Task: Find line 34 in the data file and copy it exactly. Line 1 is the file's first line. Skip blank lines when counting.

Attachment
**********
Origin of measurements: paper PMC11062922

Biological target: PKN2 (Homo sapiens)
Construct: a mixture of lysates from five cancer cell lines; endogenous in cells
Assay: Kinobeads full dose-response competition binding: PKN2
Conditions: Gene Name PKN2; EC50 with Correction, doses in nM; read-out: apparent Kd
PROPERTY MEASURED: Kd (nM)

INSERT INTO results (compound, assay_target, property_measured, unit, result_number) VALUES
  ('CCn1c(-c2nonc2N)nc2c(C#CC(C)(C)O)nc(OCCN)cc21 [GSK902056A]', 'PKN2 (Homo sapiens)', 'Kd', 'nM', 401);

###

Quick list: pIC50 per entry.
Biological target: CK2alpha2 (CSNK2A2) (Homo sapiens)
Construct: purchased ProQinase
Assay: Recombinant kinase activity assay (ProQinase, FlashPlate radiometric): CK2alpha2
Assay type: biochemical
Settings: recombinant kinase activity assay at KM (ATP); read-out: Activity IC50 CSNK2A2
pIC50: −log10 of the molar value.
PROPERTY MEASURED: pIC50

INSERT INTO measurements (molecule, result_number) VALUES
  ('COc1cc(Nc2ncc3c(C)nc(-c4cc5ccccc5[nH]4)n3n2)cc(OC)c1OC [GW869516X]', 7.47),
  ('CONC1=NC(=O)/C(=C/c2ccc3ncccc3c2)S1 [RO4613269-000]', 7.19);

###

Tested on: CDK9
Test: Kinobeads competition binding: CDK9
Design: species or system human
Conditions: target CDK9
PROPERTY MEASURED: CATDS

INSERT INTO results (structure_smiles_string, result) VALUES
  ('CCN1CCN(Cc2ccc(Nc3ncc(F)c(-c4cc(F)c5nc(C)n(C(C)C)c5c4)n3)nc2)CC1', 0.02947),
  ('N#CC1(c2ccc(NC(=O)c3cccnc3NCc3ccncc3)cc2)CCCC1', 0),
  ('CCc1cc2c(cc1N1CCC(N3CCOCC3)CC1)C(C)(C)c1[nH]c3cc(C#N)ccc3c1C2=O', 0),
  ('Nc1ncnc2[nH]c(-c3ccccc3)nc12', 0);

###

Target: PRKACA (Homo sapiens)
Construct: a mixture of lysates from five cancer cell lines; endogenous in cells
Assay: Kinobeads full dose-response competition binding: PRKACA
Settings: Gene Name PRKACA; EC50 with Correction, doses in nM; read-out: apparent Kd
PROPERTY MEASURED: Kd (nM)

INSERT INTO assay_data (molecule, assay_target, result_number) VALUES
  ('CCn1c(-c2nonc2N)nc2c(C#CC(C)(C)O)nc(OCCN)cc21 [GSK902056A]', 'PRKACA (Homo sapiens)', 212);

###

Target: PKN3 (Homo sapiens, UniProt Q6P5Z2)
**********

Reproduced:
Construct: a mixture of lysates from five cancer cell lines; endogenous in cells